There’s an old latin saying that goes “if you want peace, prepare for war”. It suggests that, he who wishes peace, let him maintain strength, since strong society is less likely to be attacked by enemies. If we update this saying for the modern world, we can see that also in our times governments develop weapons in order to maintain their military preeminence. However, the nuclear age changed the way governments actually think about war itself. Nuclear weapons are so destructive, that they are not supposed to be used in war, they are supposed to deter war. Due to nuclear weapons wars between great powers have not taken place in the history. So if we think in the logic of nuclear strategy, the mantra “there is no other solutions” is the only solution we got. In age of growing possession of nuclear weapons, if any state’s nuclear program is seen as alarming by its neighbours, it might be seen as defensive by its leaders.

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  3. Ding Yuhang 3 months ago

    War can solve problems, but it must be the worst way. Red lines cannot be crossed, so people always choose an eclectic method, that is, so called blurred lines. Regarding to North Korea issues, the United States thinks verbal threats or economic sanctions can be effective deterrence, which may be true in the Middle East, South Asian countries and other parts of the world. But when North Korea launched its latest round of threats against the United States, saying it plans to deploy military units (nuclear weapons and missiles) targeting U.S. bases under combat ready status. American politicians and militants should begin to be aware that traditional ways of threats failed. Though Diplomatic solutions seem to be the best way for resolving problems, but they are always regarded as voices of weakness and actually cannot tackle the causes. In the view of Realists, armies and forces can be effective ways for problem solving. In the global world, red lines sometimes have been overlooked. But for Pyongyang, it has issued a range of bombastic threats against the U.S. when angered by U.N. sanctions and joint military exercises. Red lines and diplomatic solution seem to be useless for North Korea. Today, they both become aggressive and firm in their positions, but the U.S. cannot take actions like the Korean War in the past period of time, sticking to its positions firmly. After the emergence of Trump administration, the U.S. has become more helpless, especially when faced with domestic pressure, congressional rhetoric and protests from populism and isolationism. We can see that the principle of solving disputes by peaceful means now become gradually nonbinding, relations between countries has become more and more complex and tied up closely. If red lines have been crossed, if a state really want to resort to war, the state will find an excuse of its action for wining international legitimacy, for real or potential actions. At this time, values and interests cannot be defended or achieved by diplomatic ways or just verbal never lose sight.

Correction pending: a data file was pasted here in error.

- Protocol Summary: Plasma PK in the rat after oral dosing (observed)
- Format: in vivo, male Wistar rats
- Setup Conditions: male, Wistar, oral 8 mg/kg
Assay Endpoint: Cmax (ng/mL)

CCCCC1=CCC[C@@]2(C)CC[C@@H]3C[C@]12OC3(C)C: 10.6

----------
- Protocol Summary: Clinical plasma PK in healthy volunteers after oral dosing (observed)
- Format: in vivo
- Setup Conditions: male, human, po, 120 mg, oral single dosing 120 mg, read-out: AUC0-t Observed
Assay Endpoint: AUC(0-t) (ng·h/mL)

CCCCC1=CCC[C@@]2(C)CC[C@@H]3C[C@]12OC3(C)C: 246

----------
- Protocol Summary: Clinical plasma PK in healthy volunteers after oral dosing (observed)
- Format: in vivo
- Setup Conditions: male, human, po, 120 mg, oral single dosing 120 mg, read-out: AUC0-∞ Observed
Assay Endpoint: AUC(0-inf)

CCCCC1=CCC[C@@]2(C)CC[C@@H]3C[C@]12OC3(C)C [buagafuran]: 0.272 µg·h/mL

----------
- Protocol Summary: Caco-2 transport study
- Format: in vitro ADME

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  4. Ding Yuhang 3 months ago

    War can solve problems, but it must be the worst way. Red lines cannot be crossed, so people always choose an eclectic method, that is, so called blurred lines. Regarding to North Korea issues, the United States thinks verbal threats or economic sanctions can be effective deterrence, which may be true in the Middle East, South Asian countries and other parts of the world. But when North Korea launched its latest round of threats against the United States, saying it plans to deploy military units (nuclear weapons and missiles) targeting U.S. bases under combat ready status. American politicians and militants should begin to be aware that traditional ways of threats failed. Though Diplomatic solutions seem to be the best way for resolving problems, but they are always regarded as voices of weakness and actually cannot tackle the causes. In the view of Realists, armies and forces can be effective ways for problem solving. In the global world, red lines sometimes have been overlooked. But for Pyongyang, it has issued a range of bombastic threats against the U.S. when angered by U.N. sanctions and joint military exercises. Red lines and diplomatic solution seem to be useless for North Korea. Today, they both become aggressive and firm in their positions, but the U.S. cannot take actions like the Korean War in the past period of time, sticking to its positions firmly. After the emergence of Trump administration, the U.S. has become more helpless, especially when faced with domestic pressure, congressional rhetoric and protests from populism and isolationism. We can see that the principle of solving disputes by peaceful means now become gradually nonbinding, relations between countries has become more and more complex and tied up closely. If red lines have been crossed, if a state really want to resort to war, the state will find an excuse of its action for wining international legitimacy, for real or potential actions. At this time, values and interests cannot be defended or achieved by diplomatic ways or just verbal negotiation, so it is possible that armies should stand in the frontier to prevent unpredictable factors.